No honeymoon for Raja!
13 July, 2012
By Azam Khalil
"No man undertakes a trade he has not learned, even the meanest; yet every one thinks himself sufficiently qualified for the hardest of all trades - that of the government."
In any democratic country, there is a tradition where the Prime Minister is provided some breathing space when he or she assumes the reins of government. However, in Prime Minister Raja Pervaiz Ashraf's case, there will be no honeymoon period, since he is facing many challenges and, that too, at the same time.
Prime Minister Raja was chosen as a new leader of the house by the PPP-led coalition government because his predecessor, Yousuf Raza Gilani, was disqualified by the Supreme Court.
As mentioned above, Raja was not given any space or respite from severe criticism after his appointment as PM, which had earlier resulted in his removal as Minister for Water and Power. Despite the fact that whenever he had promised to end loadshedding and announced a specific date, it was purely on the advice of experts. In addition, there were other reasons that were beyond the government's control, such as rising oil prices, which defeated its resolve to generate enough electricity to stop the unscheduled power outrages.
Only on this issue, PM Raja had to face the people's wrath even though he was not solely responsible for it. However, now he has to face additional challenges that may have greater consequences not only for Pakistan, but also the region. While he will be walking a tightrope till the government completes its tenure, he has started cautiously and has been successful to a certain extent. After a long period of time, for example, the international market has allowed the government to bring down prices of petroleum products that have resulted in the reduction of gas charges, providing the much needed relief to people already burdened by rising costs.
According to an estimate, the present and last cut in oil prices announced by the federal government may have a cumulative effect of Rs 25 to Rs 30 billion on the state's economy, leading to the regeneration of job market. However, since the power generation sector is not working efficiently much more needs to be done before the economic indicators jump from a sluggish 2.7 percent to a healthy 6 to 7 percent per annum.
How the PM will resolve this crisis is yet to be seen. But if he makes an effort to improve the working of the Ministry of Petroleum and the Ministry of Water and Power, there is hope that the situation could change for the better. For instance, there are several oil and gas wells that are non-operational due to multiple reasons. In case swift action is taken to make them productive, there is no reason why the supply of gas and, to some extent, oil cannot be improved. The provision of gas to the power sector would automatically result in increasing electricity supply.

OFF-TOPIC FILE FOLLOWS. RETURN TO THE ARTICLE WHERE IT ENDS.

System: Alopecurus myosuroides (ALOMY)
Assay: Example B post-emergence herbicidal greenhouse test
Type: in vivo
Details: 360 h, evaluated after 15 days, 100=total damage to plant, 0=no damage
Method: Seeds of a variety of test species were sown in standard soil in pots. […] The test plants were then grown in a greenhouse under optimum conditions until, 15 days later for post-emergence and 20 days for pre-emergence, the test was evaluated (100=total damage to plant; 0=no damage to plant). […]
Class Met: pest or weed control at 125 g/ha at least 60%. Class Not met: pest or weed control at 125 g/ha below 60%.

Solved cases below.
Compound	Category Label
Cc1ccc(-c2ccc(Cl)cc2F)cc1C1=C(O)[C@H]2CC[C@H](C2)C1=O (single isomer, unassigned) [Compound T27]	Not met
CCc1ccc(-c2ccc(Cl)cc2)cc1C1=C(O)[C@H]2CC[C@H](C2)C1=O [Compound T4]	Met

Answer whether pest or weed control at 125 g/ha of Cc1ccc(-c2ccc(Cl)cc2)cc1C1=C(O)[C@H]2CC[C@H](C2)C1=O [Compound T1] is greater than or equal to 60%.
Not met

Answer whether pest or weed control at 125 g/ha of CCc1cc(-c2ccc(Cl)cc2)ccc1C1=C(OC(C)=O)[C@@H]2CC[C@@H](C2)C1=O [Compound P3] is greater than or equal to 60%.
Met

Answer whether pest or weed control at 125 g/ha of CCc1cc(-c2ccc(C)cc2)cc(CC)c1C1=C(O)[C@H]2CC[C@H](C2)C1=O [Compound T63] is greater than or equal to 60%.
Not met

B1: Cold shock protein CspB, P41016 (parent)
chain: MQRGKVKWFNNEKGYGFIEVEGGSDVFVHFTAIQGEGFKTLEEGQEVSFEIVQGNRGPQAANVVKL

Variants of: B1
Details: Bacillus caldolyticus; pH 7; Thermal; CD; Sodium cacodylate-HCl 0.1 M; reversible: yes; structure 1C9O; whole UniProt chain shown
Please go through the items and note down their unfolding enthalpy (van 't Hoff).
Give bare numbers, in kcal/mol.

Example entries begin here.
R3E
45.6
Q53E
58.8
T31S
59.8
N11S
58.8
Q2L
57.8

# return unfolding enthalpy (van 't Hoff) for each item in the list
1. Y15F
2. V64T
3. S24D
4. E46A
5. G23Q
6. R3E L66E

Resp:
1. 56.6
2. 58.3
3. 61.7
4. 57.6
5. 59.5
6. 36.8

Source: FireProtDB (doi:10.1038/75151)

Next, lady luck has smiled on PM Raja because Washington has agreed to release $1.18 billion from the Coalition Support Fund within 45 days and clear the remaining $2.5 billion held up due to various reasons within one year. Indeed, this will cushion the Pakistani economy. Further, the controversy between Pakistan and Nato on the reopening of supply routes has been successfully negotiated.
Also, one of the priorities announced by PM Raja is to improve Balochistan's communication and infrastructure. If done, it would allow early transit of trade and commerce activity, ensuring that Gwadar Port makes a productive contribution to Pakistan's economy. However, there is a danger that he may be entangled in some cases pending before the judiciary and if they are not resolved, the 'good start' that he has made may fall short of the objectives set by him.
Indeed, the passage of the Contempt of Court Bill by the National Assembly has removed certain lacunae that existed in the previous law. A majority of people want the organs of the state to strictly follow the Constitution. It must be remembered that this is the election year; a period that retards economic growth due to unstable conditions and fear of the outcome. Therefore, it is important that every state institution errs on the right side of the law, as confrontation between them will severely damage the country's economic prospect.
The writer has been associated with various newspapers as editor and columnist. At present, he hosts a political programme on Pakistan Television.